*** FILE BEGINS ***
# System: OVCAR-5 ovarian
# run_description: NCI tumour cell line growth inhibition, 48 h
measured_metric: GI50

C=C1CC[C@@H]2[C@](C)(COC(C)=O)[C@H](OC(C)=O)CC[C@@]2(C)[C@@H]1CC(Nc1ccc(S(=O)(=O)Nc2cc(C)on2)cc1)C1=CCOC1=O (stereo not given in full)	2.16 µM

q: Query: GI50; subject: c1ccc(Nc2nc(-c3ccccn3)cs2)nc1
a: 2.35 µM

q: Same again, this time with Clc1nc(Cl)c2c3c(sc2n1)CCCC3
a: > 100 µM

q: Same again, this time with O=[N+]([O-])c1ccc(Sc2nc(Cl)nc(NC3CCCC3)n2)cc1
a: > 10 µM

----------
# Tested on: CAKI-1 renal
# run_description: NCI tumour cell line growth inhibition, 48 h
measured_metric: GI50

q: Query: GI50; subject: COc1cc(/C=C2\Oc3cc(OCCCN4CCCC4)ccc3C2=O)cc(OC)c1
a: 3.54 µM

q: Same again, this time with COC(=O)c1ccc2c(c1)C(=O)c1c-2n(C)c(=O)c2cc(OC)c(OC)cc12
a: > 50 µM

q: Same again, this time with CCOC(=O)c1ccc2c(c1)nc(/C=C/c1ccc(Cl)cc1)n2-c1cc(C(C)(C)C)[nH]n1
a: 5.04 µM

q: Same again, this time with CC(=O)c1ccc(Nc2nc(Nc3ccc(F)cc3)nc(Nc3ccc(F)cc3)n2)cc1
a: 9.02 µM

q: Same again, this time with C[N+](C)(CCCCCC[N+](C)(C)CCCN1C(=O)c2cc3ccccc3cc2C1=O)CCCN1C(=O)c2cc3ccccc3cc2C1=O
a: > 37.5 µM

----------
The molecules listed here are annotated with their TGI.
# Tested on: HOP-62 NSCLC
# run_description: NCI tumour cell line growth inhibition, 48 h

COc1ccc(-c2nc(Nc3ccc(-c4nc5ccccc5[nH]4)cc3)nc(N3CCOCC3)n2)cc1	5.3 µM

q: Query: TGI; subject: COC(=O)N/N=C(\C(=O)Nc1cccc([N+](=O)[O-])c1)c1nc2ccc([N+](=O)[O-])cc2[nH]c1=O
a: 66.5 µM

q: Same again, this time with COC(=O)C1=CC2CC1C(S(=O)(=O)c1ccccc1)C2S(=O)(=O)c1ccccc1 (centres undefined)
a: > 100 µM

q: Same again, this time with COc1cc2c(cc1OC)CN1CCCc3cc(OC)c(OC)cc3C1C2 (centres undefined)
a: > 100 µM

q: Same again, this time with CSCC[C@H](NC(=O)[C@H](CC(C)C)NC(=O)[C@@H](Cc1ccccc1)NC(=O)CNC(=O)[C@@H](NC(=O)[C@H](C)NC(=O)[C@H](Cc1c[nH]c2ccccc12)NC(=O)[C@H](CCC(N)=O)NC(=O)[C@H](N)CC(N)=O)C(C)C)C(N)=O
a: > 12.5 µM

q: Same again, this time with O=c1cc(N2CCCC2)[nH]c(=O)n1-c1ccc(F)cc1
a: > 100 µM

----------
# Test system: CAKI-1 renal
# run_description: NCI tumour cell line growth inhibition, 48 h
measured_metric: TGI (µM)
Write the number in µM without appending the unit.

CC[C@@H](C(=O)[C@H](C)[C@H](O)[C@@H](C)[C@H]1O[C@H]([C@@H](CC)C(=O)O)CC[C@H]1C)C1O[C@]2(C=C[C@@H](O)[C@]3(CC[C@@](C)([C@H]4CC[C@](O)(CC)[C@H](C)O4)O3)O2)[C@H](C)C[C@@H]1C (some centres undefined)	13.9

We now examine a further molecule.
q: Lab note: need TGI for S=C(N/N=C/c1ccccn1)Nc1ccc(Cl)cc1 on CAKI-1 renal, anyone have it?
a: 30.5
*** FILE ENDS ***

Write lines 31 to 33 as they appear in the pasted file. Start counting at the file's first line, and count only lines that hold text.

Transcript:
a: 66.5 µM

q: Same again, this time with COC(=O)C1=CC2CC1C(S(=O)(=O)c1ccccc1)C2S(=O)(=O)c1ccccc1 (centres undefined)
a: > 100 µM